by Shakti Bell

I teach yoga to people living with complex, chronic and disabling conditions.  Most of my students have MS.  It's a modest class and we only meet once a week.   I keep the teaching schedule to a minimum to preserve my energy because I've got MS too.  So I've been asked by Jivana, my teacher and the one who got me doing all this, to write a series of blogs showing some of the ways I make yoga accessible for my students.

Without sufficient strength and balance a standing pose can quickly disintegrate.  Practicing from a supine position allows students to maintain comfort and ease while still benefiting from the asana.  By planting her feet against the wall Mary can experience lengthening through the “back” foot, up her side and through the extension of her hand and  maintain  grounding.  I can help a student who is having difficulty “tilting” by putting my foot against the hip, creating tension and gently pulling the arm toward the foot.

Next post we’ll look at bhujangasana.
 
 
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REASON #3: Be Respected for Your Passion – Connect with Your Community
by Jivana Heyman

Have you ever noticed that in most of the yoga world adaptive yoga is simply an afterthought? Advanced poses are great, but the fact is most of us need Accessible Yoga. It’s time that we stood up for the important work of making yoga accessible to all bodies–not just the young, flexible and athletic.

Accessible Yoga’s mission is to focus on reaching into marginalized communities, and finding ways to bring yoga to people who don’t feel comfortable in regular yoga classes. This is our priority, our reason for being. If you have a similar interest, then this is the place for you!

The Conference offers a platform for community connection and mutual respect. Networking is an important part of any conference, and we are building a community of people dedicated to sharing yoga with the rest of us. When we come together in solidarity, we can share one voice–a louder voice–that can be heard over the din of mainstream media. With this voice we can say loud and clear: “Yoga is for all, we are all deserving, and we are all yogis.”


 
 
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Here's the second installment in our series, "5 Reasons to Attend the Accessible Yoga Conference."

REASON #2: Unlimited Potential – Yoga is Service in Action: The number one feedback we got from last year’s conference was that there wasn’t a feeling of competition at the Accessible Yoga Conference. Instead, there was the feeling of a family reunion, a mutual respect and support that was unlike any other conference out there. There is a lot of work to be done, and we can’t waste time knocking each other down. Let’s come together, join forces, and watch our service expand.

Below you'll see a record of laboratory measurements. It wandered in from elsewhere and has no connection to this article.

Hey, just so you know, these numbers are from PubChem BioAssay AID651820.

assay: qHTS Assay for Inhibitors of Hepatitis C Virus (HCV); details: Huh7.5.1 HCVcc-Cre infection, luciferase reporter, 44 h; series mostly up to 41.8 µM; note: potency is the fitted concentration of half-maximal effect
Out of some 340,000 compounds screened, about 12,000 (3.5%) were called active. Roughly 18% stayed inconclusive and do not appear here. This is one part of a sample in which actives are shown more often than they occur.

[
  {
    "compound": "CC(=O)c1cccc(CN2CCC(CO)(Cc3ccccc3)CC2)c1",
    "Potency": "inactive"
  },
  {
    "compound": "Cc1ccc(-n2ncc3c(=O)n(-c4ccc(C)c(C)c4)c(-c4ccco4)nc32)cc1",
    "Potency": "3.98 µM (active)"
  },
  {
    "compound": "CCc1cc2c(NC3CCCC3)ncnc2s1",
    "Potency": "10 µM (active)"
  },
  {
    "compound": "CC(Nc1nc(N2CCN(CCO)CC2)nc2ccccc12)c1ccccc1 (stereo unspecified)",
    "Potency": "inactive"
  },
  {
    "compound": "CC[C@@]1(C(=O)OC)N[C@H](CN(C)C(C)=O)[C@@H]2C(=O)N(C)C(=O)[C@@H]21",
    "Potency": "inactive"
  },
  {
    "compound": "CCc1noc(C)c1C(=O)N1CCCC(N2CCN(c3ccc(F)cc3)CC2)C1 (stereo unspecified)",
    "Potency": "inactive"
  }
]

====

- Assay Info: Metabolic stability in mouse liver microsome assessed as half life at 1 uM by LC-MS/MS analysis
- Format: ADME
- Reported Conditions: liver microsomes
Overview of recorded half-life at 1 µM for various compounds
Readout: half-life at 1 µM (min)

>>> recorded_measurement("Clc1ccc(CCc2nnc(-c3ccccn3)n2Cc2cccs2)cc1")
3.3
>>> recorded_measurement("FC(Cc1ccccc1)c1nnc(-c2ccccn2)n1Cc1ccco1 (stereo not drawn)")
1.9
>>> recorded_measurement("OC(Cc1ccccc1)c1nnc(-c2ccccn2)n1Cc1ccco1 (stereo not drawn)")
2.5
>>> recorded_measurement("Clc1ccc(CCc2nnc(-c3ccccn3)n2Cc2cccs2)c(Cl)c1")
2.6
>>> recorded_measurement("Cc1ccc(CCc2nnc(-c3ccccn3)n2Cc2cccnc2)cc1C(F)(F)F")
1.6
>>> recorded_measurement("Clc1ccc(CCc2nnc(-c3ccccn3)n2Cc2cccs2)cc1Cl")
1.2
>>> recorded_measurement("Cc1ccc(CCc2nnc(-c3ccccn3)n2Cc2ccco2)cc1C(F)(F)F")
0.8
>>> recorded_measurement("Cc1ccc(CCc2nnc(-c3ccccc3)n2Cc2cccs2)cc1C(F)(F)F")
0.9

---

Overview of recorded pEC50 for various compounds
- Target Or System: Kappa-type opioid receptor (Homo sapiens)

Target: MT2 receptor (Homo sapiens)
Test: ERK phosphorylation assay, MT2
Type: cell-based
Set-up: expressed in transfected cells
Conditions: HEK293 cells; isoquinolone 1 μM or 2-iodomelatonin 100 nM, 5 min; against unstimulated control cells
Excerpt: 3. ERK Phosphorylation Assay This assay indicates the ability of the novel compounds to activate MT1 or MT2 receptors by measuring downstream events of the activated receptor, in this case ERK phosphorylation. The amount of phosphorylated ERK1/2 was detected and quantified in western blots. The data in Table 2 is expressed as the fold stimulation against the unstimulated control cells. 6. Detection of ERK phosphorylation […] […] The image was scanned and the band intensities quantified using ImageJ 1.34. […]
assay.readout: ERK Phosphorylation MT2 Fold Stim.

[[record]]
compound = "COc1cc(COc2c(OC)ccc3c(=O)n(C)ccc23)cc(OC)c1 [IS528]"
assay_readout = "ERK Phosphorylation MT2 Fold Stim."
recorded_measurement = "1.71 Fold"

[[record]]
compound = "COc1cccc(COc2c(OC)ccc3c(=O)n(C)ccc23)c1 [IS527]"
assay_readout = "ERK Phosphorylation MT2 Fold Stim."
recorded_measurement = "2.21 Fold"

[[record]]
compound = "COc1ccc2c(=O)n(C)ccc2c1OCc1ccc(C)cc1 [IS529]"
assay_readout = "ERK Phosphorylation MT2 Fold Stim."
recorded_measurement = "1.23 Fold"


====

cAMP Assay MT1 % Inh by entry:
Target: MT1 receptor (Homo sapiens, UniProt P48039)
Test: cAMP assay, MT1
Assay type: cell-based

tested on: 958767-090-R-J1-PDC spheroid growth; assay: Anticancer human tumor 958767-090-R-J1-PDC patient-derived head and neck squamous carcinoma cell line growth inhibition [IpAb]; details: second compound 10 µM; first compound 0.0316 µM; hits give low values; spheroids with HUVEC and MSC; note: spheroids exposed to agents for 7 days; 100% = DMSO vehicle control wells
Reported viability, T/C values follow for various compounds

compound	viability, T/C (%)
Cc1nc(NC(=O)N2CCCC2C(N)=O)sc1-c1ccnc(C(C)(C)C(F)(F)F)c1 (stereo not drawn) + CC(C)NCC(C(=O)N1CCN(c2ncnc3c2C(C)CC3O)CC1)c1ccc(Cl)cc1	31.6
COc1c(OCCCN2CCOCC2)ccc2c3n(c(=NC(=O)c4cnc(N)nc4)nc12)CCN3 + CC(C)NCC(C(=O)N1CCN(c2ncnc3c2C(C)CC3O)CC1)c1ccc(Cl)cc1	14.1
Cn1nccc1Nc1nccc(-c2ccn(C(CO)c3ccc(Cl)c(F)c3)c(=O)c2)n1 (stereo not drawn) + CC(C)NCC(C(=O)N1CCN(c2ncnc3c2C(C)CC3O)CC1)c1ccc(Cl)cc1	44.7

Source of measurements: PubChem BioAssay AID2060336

Sevice, or Karma Yoga, is the key to making yoga accessible. It’s not that we have to teach yoga for free, it’s that we come to our teaching, and our practice, with a quality of selflessness that is at the root of the yoga teachings. This selfless service inspires us to make yoga available to many more people, because it’s the focus on others that shows us how we need to adapt and adjust yoga to fit our students. For example, you may not need to adapt asanas for your own body. But, when you start teaching yoga to people with different bodies, and with limited movement, then the need becomes clear.

Accessible Yoga is becoming a worldwide movement of yogis who want to share their gifts with everyone. We invite you to become a part of our movement. If we come together in the love of serving others through yoga, then there is no limit to what we can achieve.

Check out REASON #1: Challenge the Paradigm



 
 
We are thrilled to offer a press release regarding our activities for International Day of Yoga in 8 languages and LARGE PRINT. Click here for all versions. Below is English:

PRESS RELEASE
Accessible Yoga to Support 2nd Annual International Day of Yoga
Contact: Jivana Heyman
Email: jivana@accessibleyoga.org
Phone: 1-805-335-4100
www.accessibleyoga.org


Making Yoga Accessible to All